Remember when blogger Natalie Hatch blogged about YA SF aboard The Galaxy Express back in ’09 (Future Trend: YA Science Fiction)? The reason I mention her post is that Tansy Rayner Roberts started a conversation today along the same lines as Natalie’s piece.
In Girls in Spaceships, with a side order of robots, please, Ms. Roberts laments that
But… there just haven’t been enough spaceships. To be precise, not enough girls on spaceships. With robots….
…There’s a myth that girls aren’t interested in science fiction. It’s far more likely that this idea has come about because, in fact, science fiction has not always been that interested in girls. This post about “hard SF now with girl cooties” was very nicely timed, and those books have gone straight on to my To Read list.
Science fiction has been around a really long time. It needs new ideas, new blood and new waves in order to revitalise itself on a regular basis. The thing that still hasn’t been done to death, in fact has hardly really got started (yet) is the science fiction for and about teenage girls.
Now there’s an idea that bears repeating! How many times have we had that conversation here, both in terms of YA and science fiction romance? I suspect we’ll need to have it many more times as well, at least until the powers-that-be Get It (agents, editors, publishers, and booksellers, I’m looking at you).
Many, many girls, teens, and women of all ages enjoy science fiction and blends like SFR. Given all of the technological advances of the past century (not to mention the past five years), there will potentially be even more female fans of SF than in the past. Shouldn’t we be starting to think about the needs of these readers now?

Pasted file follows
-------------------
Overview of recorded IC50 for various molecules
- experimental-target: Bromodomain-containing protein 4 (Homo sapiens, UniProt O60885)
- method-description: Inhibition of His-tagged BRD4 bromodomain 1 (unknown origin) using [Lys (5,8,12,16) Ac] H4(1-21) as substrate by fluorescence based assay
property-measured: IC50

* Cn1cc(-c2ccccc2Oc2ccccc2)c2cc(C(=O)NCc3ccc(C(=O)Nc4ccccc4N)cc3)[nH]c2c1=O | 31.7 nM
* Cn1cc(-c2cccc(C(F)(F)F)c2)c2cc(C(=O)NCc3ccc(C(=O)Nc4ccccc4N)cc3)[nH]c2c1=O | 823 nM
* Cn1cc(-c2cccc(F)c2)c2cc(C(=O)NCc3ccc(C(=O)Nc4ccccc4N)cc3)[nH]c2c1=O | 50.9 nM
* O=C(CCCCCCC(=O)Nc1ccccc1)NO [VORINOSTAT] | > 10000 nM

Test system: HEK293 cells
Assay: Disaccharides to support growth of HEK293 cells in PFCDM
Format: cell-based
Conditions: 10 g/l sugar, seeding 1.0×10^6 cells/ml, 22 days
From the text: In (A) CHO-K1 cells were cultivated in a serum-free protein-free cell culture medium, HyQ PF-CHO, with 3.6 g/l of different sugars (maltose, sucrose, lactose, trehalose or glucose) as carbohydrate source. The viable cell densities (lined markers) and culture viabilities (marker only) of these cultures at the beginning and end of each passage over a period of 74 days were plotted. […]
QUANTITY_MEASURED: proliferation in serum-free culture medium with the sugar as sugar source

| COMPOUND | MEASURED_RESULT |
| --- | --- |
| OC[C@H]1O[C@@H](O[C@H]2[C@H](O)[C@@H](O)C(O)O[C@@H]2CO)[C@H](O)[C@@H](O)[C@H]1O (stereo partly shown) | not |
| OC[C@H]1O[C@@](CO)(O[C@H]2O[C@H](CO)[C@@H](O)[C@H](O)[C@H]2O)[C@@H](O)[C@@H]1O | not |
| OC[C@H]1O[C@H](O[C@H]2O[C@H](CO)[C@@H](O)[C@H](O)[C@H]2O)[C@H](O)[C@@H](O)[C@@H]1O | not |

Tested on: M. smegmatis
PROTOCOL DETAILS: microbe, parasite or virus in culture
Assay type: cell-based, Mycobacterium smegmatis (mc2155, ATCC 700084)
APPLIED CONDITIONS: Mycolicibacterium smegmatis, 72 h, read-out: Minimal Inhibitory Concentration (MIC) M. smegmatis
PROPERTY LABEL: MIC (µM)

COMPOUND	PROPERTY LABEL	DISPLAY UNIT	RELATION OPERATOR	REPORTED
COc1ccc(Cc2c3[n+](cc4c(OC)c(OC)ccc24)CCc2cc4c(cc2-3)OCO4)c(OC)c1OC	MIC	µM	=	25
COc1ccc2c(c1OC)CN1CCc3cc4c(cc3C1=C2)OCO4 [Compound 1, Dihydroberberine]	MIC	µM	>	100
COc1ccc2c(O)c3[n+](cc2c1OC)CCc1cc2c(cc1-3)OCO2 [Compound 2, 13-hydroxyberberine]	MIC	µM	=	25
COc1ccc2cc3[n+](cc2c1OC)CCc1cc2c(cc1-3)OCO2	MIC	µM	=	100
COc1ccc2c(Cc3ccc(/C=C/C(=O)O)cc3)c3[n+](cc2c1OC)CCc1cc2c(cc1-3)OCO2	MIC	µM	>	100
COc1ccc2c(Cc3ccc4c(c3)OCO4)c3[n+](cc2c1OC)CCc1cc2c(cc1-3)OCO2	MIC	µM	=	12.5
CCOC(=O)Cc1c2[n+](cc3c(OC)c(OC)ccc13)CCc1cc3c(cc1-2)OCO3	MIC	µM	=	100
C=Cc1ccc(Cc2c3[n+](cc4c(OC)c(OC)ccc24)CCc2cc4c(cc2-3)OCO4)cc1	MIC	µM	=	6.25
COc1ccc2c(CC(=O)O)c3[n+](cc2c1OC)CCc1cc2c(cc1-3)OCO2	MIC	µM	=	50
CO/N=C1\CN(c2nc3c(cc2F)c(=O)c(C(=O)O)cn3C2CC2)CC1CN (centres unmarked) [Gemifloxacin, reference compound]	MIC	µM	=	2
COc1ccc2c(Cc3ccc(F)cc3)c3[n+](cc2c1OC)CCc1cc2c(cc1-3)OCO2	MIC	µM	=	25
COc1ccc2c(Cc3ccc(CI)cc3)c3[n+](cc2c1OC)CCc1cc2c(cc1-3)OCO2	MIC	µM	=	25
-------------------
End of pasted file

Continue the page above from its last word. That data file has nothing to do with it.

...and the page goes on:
YA science fiction offers so much for young readers. Entertainment, definitely, but the type that also engages them with social commentary about gender roles, technology, culture, ethnicity, and environmental issues. Then there’s the “sensawonder” it can inspire, especially in youth. We alienate young readers, especially girls, at our peril.
YA SF and science fiction romance—talk about a one-two punch to invigorate science fiction as a whole.
I leave you with this lovely bit from Hard SF, now WITH girl cooties! at Haikasoru, “the first imprint dedicated to bringing Japanese science fiction to America and beyond.”:
Science is for everyone, after all, as it increases our understanding of the universe in which we live, and as it can potentially be used to improve all our lives. Indeed, if we want science to improve our lives rather than destroy them, we’d all better have an interest in the field and its implications for policy, health, and the environment. That’s why hard SF needs to be written for a wide variety of readers, not just for the nerdcore hardcore of those men who are afraid of “girl cooties.” Publishing hard SF titles that can be reviewed and championed by Romantic Times is one reason why I love my job.